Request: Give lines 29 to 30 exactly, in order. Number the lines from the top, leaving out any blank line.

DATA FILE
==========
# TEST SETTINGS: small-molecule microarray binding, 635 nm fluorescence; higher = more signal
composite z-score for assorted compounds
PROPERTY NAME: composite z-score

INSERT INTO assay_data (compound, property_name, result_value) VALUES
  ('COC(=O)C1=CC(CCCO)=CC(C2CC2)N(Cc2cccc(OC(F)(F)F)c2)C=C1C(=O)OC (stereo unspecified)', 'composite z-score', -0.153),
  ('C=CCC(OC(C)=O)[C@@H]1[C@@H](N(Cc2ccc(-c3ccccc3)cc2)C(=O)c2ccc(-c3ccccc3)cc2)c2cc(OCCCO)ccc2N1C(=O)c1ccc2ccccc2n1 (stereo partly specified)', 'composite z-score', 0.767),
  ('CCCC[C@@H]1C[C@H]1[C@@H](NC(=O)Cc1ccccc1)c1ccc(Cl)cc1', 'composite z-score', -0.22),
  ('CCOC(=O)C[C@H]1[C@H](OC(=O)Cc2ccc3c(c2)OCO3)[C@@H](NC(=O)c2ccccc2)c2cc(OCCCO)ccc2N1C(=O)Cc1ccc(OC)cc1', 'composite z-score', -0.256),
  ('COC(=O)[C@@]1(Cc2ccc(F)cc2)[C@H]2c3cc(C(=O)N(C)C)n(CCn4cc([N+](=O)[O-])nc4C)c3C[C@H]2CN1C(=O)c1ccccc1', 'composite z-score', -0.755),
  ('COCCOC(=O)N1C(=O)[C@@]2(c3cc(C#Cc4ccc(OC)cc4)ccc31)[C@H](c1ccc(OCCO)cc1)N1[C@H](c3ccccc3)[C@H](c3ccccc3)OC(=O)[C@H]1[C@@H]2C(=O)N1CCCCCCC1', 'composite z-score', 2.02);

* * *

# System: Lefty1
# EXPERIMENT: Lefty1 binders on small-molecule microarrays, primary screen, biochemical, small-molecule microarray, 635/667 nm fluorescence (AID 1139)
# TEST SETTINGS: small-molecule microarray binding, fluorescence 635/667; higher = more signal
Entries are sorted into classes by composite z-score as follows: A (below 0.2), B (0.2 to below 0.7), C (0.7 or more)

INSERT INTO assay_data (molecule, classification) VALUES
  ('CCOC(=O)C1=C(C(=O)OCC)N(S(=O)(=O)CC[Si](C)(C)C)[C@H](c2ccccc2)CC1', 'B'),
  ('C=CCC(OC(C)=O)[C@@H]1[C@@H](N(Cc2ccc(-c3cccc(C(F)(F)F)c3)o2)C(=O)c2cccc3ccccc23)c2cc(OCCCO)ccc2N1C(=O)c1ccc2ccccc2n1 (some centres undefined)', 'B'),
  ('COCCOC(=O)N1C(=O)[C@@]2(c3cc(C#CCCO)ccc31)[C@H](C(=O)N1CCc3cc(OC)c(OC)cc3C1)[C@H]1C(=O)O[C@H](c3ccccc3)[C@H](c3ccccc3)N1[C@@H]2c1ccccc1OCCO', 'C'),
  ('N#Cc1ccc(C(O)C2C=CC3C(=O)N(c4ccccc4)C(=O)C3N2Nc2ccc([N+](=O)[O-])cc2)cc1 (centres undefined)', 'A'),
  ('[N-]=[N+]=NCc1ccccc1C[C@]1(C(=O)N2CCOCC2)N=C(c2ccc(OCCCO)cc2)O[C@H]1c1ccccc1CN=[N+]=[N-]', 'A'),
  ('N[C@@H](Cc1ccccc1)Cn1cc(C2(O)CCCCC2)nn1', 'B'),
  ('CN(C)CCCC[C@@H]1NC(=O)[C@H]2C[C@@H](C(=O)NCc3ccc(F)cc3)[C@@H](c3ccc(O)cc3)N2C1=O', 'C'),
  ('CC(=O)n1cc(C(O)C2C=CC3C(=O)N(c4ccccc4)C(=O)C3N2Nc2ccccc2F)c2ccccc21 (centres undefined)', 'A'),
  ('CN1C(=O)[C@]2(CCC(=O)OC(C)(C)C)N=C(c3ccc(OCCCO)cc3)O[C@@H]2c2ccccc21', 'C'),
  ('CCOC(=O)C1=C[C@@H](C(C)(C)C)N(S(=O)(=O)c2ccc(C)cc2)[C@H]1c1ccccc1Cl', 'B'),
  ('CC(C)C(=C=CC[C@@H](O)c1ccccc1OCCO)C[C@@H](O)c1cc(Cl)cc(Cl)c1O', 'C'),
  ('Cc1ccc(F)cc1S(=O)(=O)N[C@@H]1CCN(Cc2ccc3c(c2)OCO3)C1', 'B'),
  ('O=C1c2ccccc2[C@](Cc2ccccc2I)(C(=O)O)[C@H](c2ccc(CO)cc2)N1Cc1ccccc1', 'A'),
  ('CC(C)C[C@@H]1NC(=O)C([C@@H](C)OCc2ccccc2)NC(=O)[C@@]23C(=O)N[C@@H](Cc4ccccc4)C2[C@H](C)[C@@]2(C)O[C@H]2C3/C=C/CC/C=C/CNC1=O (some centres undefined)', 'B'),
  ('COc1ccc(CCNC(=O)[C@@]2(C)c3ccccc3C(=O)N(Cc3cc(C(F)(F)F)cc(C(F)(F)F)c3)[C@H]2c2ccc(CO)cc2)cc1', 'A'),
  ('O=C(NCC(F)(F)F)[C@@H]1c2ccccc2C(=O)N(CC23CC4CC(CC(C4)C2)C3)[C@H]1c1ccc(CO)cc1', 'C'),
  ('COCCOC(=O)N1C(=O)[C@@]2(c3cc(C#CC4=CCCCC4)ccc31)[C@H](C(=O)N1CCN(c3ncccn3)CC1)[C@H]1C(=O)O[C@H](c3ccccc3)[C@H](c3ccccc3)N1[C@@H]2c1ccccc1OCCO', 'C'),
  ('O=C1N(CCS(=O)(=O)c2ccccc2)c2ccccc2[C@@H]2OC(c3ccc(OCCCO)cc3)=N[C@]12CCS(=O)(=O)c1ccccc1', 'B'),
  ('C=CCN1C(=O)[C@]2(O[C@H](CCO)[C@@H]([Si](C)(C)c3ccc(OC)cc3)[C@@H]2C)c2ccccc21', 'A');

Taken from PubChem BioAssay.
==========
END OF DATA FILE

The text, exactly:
  ('O=C1c2ccccc2[C@](Cc2ccccc2I)(C(=O)O)[C@H](c2ccc(CO)cc2)N1Cc1ccccc1', 'A'),
  ('CC(C)C[C@@H]1NC(=O)C([C@@H](C)OCc2ccccc2)NC(=O)[C@@]23C(=O)N[C@@H](Cc4ccccc4)C2[C@H](C)[C@@]2(C)O[C@H]2C3/C=C/CC/C=C/CNC1=O (some centres undefined)', 'B'),